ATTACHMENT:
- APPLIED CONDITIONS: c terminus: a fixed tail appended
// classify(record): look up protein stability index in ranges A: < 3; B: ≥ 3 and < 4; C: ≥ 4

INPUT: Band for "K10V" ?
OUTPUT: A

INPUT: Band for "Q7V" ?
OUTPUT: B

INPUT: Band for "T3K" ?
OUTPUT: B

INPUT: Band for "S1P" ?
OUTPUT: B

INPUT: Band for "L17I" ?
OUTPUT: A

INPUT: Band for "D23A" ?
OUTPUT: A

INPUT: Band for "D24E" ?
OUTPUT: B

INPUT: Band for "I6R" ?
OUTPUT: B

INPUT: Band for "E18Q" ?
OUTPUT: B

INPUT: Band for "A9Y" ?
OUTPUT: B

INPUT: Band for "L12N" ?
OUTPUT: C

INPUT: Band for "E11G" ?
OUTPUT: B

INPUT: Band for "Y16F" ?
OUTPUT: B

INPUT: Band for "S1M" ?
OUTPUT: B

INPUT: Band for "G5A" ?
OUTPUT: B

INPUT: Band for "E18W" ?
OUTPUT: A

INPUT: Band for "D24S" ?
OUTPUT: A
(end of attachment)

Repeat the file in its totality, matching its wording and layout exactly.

- APPLIED CONDITIONS: c terminus: a fixed tail appended
// classify(record): look up protein stability index in ranges A: < 3; B: ≥ 3 and < 4; C: ≥ 4

INPUT: Band for "K10V" ?
OUTPUT: A

INPUT: Band for "Q7V" ?
OUTPUT: B

INPUT: Band for "T3K" ?
OUTPUT: B

INPUT: Band for "S1P" ?
OUTPUT: B

INPUT: Band for "L17I" ?
OUTPUT: A

INPUT: Band for "D23A" ?
OUTPUT: A

INPUT: Band for "D24E" ?
OUTPUT: B

INPUT: Band for "I6R" ?
OUTPUT: B

INPUT: Band for "E18Q" ?
OUTPUT: B

INPUT: Band for "A9Y" ?
OUTPUT: B

INPUT: Band for "L12N" ?
OUTPUT: C

INPUT: Band for "E11G" ?
OUTPUT: B

INPUT: Band for "Y16F" ?
OUTPUT: B

INPUT: Band for "S1M" ?
OUTPUT: B

INPUT: Band for "G5A" ?
OUTPUT: B

INPUT: Band for "E18W" ?
OUTPUT: A

INPUT: Band for "D24S" ?
OUTPUT: A